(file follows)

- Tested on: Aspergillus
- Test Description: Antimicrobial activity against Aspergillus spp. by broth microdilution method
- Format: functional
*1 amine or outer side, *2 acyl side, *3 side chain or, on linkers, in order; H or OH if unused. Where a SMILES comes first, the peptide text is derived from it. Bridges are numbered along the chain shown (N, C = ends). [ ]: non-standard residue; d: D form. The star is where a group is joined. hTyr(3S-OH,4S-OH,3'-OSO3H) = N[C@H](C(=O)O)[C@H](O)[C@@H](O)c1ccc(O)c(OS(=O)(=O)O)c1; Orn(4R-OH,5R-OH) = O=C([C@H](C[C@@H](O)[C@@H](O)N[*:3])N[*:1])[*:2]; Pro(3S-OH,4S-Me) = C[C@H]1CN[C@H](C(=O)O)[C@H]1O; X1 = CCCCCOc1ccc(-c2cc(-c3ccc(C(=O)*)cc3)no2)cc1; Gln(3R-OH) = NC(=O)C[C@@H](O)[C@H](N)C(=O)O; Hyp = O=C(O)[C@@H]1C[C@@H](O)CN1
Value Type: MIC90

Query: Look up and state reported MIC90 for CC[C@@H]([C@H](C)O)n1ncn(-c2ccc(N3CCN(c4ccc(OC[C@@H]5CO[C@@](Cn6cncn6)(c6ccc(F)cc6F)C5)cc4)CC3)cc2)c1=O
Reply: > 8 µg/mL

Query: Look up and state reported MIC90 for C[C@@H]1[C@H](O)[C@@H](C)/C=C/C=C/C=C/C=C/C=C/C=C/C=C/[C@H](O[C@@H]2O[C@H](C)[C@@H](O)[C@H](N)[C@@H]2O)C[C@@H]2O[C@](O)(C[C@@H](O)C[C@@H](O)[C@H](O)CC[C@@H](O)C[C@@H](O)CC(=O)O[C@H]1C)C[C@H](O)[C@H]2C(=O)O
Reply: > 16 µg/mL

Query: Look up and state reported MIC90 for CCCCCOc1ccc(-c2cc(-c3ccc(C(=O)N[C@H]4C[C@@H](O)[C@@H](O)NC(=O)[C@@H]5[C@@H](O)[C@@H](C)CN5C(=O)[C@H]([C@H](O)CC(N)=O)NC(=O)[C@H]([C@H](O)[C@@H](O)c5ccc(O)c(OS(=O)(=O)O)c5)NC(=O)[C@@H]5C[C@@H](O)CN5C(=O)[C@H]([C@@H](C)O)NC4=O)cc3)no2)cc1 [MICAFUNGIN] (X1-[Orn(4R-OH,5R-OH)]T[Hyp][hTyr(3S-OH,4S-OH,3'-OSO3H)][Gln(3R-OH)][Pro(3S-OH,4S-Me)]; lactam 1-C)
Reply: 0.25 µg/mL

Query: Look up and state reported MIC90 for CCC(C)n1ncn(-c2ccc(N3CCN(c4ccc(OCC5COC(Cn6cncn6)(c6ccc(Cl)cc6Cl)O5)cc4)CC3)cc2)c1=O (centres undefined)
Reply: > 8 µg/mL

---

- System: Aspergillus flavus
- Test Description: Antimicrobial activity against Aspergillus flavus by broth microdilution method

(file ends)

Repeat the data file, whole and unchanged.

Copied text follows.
- Tested on: Aspergillus
- Test Description: Antimicrobial activity against Aspergillus spp. by broth microdilution method
- Format: functional
*1 amine or outer side, *2 acyl side, *3 side chain or, on linkers, in order; H or OH if unused. Where a SMILES comes first, the peptide text is derived from it. Bridges are numbered along the chain shown (N, C = ends). [ ]: non-standard residue; d: D form. The star is where a group is joined. hTyr(3S-OH,4S-OH,3'-OSO3H) = N[C@H](C(=O)O)[C@H](O)[C@@H](O)c1ccc(O)c(OS(=O)(=O)O)c1; Orn(4R-OH,5R-OH) = O=C([C@H](C[C@@H](O)[C@@H](O)N[*:3])N[*:1])[*:2]; Pro(3S-OH,4S-Me) = C[C@H]1CN[C@H](C(=O)O)[C@H]1O; X1 = CCCCCOc1ccc(-c2cc(-c3ccc(C(=O)*)cc3)no2)cc1; Gln(3R-OH) = NC(=O)C[C@@H](O)[C@H](N)C(=O)O; Hyp = O=C(O)[C@@H]1C[C@@H](O)CN1
Value Type: MIC90

Query: Look up and state reported MIC90 for CC[C@@H]([C@H](C)O)n1ncn(-c2ccc(N3CCN(c4ccc(OC[C@@H]5CO[C@@](Cn6cncn6)(c6ccc(F)cc6F)C5)cc4)CC3)cc2)c1=O
Reply: > 8 µg/mL

Query: Look up and state reported MIC90 for C[C@@H]1[C@H](O)[C@@H](C)/C=C/C=C/C=C/C=C/C=C/C=C/C=C/[C@H](O[C@@H]2O[C@H](C)[C@@H](O)[C@H](N)[C@@H]2O)C[C@@H]2O[C@](O)(C[C@@H](O)C[C@@H](O)[C@H](O)CC[C@@H](O)C[C@@H](O)CC(=O)O[C@H]1C)C[C@H](O)[C@H]2C(=O)O
Reply: > 16 µg/mL

Query: Look up and state reported MIC90 for CCCCCOc1ccc(-c2cc(-c3ccc(C(=O)N[C@H]4C[C@@H](O)[C@@H](O)NC(=O)[C@@H]5[C@@H](O)[C@@H](C)CN5C(=O)[C@H]([C@H](O)CC(N)=O)NC(=O)[C@H]([C@H](O)[C@@H](O)c5ccc(O)c(OS(=O)(=O)O)c5)NC(=O)[C@@H]5C[C@@H](O)CN5C(=O)[C@H]([C@@H](C)O)NC4=O)cc3)no2)cc1 [MICAFUNGIN] (X1-[Orn(4R-OH,5R-OH)]T[Hyp][hTyr(3S-OH,4S-OH,3'-OSO3H)][Gln(3R-OH)][Pro(3S-OH,4S-Me)]; lactam 1-C)
Reply: 0.25 µg/mL

Query: Look up and state reported MIC90 for CCC(C)n1ncn(-c2ccc(N3CCN(c4ccc(OCC5COC(Cn6cncn6)(c6ccc(Cl)cc6Cl)O5)cc4)CC3)cc2)c1=O (centres undefined)
Reply: > 8 µg/mL

---

- System: Aspergillus flavus
- Test Description: Antimicrobial activity against Aspergillus flavus by broth microdilution method